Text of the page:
Think of the DPP as a "digital twin" for your products. Leveraging a data carrier like a QR code, the DPP will include essential information about a product's environmental and sustainability characteristics, including details about materials used, recyclability, and repairability. Secondary legislation by the Commission will determine who may develop DPPs in the future.

You can read our complete deep dive on the Digital Product Passport requirements here.

 In addition to the Digital Product Passport, the ESPR will prioritize sector-specific reporting requirements. We expect that the DPP for textiles will need to include a repairability or durability score, details on the carbon or environmental footprint, a notice on substances of concern, and instructions on disassembly, reuse, refurbishment, and recycling.

The ESPR legal framework also introduces disclosure obligations for the number and weight of unsold goods for the previous financial year and the percentage of the quantity of those products sent to recycling, disposal, donation, etc. The reporting obligations will apply to all sectors and products 12 months after the publication of the ESPR text in the Official Journal for the EU.

The ESPR bans the destruction of unsold footwear and textiles

Yes, you read that right. The December 2023 provisional agreement introduced a ban on the disposal of unsold consumer textiles, apparel, and footwear items. This is a direct move to reduce textile waste, which adds up to nearly 100 million tons per year.

The text's definition of “destruction” includes the last three stages in the Waste Hierarchy. This includes recycling operations. In other words, destroying or recycling unsold pre-consumer apparel and footwear items, including returned products, will be banned.

The timeline for medium-sized enterprises regarding the prohibition of destroying unsold consumer products is defined to start 4 years after the entry into force of the regulation. This requirement will apply to medium-sized enterprises to enhance transparency and encourage sustainable practices, including the disclosure of information related to the destruction of unsold consumer products. Small and medium-sized enterprises (SMEs), however, are exempt from certain obligations to prevent undue burden on these smaller entities. See here the EU company size definitions.

Additional exemptions to destruction are available in cases of:

  • Health, hygiene, and safety concerns
  • Damage to products that cannot be repaired in a cost-effective manner
  • Refusal of products for donation, re-use, or remanufacturing
  • Destroying the product has the least negative environmental impact
  • Unsellable products due to infringement of intellectual property rights, and counterfeits
  • A product is deemed unfit for its intended purpose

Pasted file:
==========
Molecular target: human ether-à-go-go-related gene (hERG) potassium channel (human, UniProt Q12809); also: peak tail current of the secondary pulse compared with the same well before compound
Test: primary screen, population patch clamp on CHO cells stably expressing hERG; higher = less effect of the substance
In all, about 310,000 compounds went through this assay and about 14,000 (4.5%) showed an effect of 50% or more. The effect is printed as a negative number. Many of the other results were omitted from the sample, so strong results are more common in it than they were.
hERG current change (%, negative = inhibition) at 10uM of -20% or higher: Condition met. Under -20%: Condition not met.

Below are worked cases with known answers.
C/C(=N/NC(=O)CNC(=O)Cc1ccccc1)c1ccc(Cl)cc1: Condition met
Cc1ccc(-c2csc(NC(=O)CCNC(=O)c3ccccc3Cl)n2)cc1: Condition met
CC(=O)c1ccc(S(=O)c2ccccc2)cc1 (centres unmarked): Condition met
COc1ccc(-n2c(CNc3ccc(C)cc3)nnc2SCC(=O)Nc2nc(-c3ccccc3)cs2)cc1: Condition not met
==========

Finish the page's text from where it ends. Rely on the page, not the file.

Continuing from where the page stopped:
What’s the timeline for the ESPR?

The ESPR is a market-entry regulation and will apply to nearly every product that is sold on the EU market, regardless of where your brand is located. Initially, it only impacts large and medium-sized enterprises, but the inclusion of small businesses will be reevaluated in the future.

It is expected that the ESPR proposal will be adopted by the European Parliament in Q1 of 2024 (the plenary vote of the parliament is scheduled for March 11th, 2024), therefore we expect the ESPR to enter force by the end of June 2024. From there, the first working plan for priority products—most likely including textiles—will be published within nine months.

Negotiations continue for the ESPR Delegated Act concerning textiles, which will establish tailored market-entry requirements for the textile sector. The drafting process for the textile sector's Delegated Act is ongoing, aiming for publication by the end of 2025. Once an act is published, brands will have 18 months to prepare before the requirements enter into force.

Overall, full compliance with ESPR requirements, including the delegated act for textiles, is anticipated for mid-2028.

As you can see, this process is rapidly evolving. Subscribe to our LinkedIn Newsletter to stay up-to-date on how the ESPR will impact your brand.

How to prepare for the ESPR

Fashion and textile brands can best prepare for the implementation of the ESPR by adopting a proactive approach to eco-design. Conducting thorough assessments of your product lines can help identify areas of improvement in terms of ecodesign and assist with reporting.  

Carbonfact is a sustainability reporting platform, tailored to the needs of apparel, footwear and textile companies that enables fashion brands to perform life cycle assessments (LCA) for their products more quickly and easily, allowing them to measure and simulate their product's carbon footprint in real-time.

Carbonfact provides fashion brands with the tools they need to incorporate carbon impact into the design process from the beginning, allowing them to estimate, simulate, and incorporate carbon impact in the earliest stages of the design and sourcing processes.